Studies show less than 10 percent of people who took docetaxel suffered the most serious symptoms, and the severity increased with the dose. Moderate neuropathy symptoms occurred at a dosage of 371 mg/m2, according to phase III trial results from a study by Steve Jones and colleagues and reported by Ho and Mackey.

So far, doctors have not found an adequate solution to treat this type of neuropathy. But they typically watch for these symptoms during treatments and reduce the dose or delay therapy if the side effect presents. Some doctors may prescribe an anticonvulsive drug called gabapentin to help reduce symptoms.

Hair Loss

Alopecia, or hair loss, is a common side effect of chemotherapy. Typically, hair grows back within three to six months after discontinuation of treatment. But some women who took Taxotere reported permanent hair loss. The rare side effect can have a negative impact on survivors’ quality of life.

“It put a lot of strain on my marriage,” said Ami Dodson, a breast cancer survivor living with chemo-induced alopecia. “It still is rough. It has had a traumatic toll on my relationship with my husband, my self-image, my self-esteem, and it has been hard on my kids, too.”

In a breast cancer trial, 687 out of 744 women treated with a combination of Taxotere plus doxorubicin and cyclophosphamide (TAC) suffered alopecia, according to the drug’s medication insert. At the end of the median follow-up period of eight years, nearly 4 percent of those women still had not regrown their hair.

Independent studies in clinical practice found higher numbers. For example, study results presented by Nicola Thorp and colleagues at the National Cancer Research Institute Cancer Conference in 2014 found 10 percent to 15 percent of patients suffered “long term significant” hair loss.

“Long term hair loss has a significant impact on quality of survival,” the authors wrote. “This risk should be discussed routinely (as part of the process of informed consent) with all patients embarking upon docetaxel as a component of management of [early breast cancer].”

Acute Myeloid Leukemia (AML)

The risk is extremely low; however, people who receive Taxotere in combination with certain other medications can develop a type of blood cancer called acute myeloid leukemia, or AML. The disorder occurs more often in patients who are treated with the drugs and radiation therapy.

Three out of 744 clinical trial participants who received Taxotere, doxorubicin and cyclophosphamide (TAC) developed the blood cancer. One patient died.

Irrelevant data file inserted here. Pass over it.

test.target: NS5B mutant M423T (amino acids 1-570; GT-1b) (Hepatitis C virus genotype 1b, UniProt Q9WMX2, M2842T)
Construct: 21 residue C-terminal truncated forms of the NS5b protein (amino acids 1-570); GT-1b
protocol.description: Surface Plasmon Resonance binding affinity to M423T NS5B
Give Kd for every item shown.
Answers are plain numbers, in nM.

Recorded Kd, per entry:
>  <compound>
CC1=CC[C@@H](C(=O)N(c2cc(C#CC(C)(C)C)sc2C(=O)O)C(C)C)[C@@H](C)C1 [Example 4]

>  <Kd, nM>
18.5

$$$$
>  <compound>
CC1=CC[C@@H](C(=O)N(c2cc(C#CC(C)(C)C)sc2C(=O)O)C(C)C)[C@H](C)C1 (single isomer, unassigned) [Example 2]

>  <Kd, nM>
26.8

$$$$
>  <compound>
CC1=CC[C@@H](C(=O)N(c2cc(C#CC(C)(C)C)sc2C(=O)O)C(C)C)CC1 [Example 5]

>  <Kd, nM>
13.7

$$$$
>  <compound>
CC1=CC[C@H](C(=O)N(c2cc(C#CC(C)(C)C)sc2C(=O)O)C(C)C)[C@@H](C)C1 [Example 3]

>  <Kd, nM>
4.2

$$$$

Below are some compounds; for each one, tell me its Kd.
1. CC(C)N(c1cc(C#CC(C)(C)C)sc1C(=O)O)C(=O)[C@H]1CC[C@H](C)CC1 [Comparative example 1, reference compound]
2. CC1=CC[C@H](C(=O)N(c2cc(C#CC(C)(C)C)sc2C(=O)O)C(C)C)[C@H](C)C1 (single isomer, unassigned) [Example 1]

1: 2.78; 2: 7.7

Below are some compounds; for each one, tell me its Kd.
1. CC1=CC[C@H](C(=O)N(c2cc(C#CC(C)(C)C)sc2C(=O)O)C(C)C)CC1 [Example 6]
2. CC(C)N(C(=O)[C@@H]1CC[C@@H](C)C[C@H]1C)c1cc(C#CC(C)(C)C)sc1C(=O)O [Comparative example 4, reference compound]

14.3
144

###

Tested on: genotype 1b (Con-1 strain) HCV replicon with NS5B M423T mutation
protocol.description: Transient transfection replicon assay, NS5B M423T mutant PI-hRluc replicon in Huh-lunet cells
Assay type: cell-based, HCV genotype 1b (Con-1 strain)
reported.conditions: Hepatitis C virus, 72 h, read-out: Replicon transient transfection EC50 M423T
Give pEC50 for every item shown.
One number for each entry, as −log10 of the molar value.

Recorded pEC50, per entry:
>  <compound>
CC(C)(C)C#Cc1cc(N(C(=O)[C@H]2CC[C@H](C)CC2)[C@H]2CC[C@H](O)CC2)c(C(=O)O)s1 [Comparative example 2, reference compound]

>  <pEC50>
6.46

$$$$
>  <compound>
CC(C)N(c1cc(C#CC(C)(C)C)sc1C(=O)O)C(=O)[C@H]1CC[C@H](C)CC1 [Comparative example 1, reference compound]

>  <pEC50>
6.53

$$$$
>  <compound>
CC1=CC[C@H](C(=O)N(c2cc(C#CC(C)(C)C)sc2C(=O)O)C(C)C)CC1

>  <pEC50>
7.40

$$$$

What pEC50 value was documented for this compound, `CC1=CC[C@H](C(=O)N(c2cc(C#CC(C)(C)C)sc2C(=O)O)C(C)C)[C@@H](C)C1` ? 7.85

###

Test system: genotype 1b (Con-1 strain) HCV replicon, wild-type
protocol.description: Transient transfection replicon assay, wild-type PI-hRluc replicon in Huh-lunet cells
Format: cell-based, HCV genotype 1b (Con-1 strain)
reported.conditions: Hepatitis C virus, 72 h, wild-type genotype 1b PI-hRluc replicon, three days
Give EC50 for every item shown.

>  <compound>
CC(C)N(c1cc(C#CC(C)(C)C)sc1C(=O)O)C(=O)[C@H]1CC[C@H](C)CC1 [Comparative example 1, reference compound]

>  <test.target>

Patients may experience changes in blood counts due to leukemia and other blood disorders years after treatment. Those who receive TAC need to be monitored for delayed myelodysplasia or myeloid leukemia.

Taxotere 160mg/8ml Box
Taxotere Safety Information
  1. Black Box Warning Toxic death, low blood cell counts, liver toxicity, fluid retention, hypersensitivity reactions
  2. Most Reported Side Effects Blood disorders (low blood cell count, anemia), hair loss, fluid retention, nausea, vomiting, fatigue
  3. Ways to Prevent or Lower Side Effect Risk Take antihistamines and corticosteroids before therapy, lower medication dose, discontinue medication
  4. Pregnancy Risk Causes harm to unborn babies; breastfeeding not recommended

Please seek the advice of a medical professional before making health care decisions.

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Michelle Llamas, Senior Content Writer
Written By Michelle Llamas Senior Writer

Michelle Llamas has been writing articles and producing podcasts about drugs, medical devices and the FDA for nearly a decade. She focuses on various medical conditions, health policy, COVID-19, LGBTQ health, mental health and women’s health issues. Michelle collaborates with experts, including board-certified doctors, patients and advocates, to provide trusted health information to the public. Some of her qualifications include:

  • Member of American Medical Writers Association (AMWA) and former Engage Committee and Membership Committee member
  • Centers for Disease Control and Prevention (CDC) Health Literacy certificates
  • Original works published or cited in The Lancet, British Journal of Clinical Pharmacology and the Journal for Palliative Medicine
Edited By
Emily Miller
Emily Miller Managing Editor
Medically Reviewed By
Dr. John A. Daller
Dr. John A. Daller American Board of Surgery

13 Cited Research Articles writers follow rigorous sourcing guidelines and cite only trustworthy sources of information, including peer-reviewed journals, court records, academic organizations, highly regarded nonprofit organizations, government reports and interviews with qualified experts. Review our editorial policy to learn more about our process for producing accurate, current and balanced content.

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  10. Potts, J. (2015, September 3). I survived cancer - but drugs left me with permanent alopecia. Retrieved from
  11. Thorp, N. et al. (2014). Long Term Hair Loss in Patients with Early Breast Cancer Receiving Docetaxel Chemotherapy. Retrieved from
  12. Karafiath, S. et al. (2017, April 17). Incidence of Peripheral Neuropathy with Docetaxel versus Paclitaxel in Women Treated for Breast Cancer (P6.172). Retrieved from
  13. Eckhoff, L. et al. (2015). Persistence of docetaxel-induced neuropathy and impact on quality of life among breast cancer survivors. Retrieved from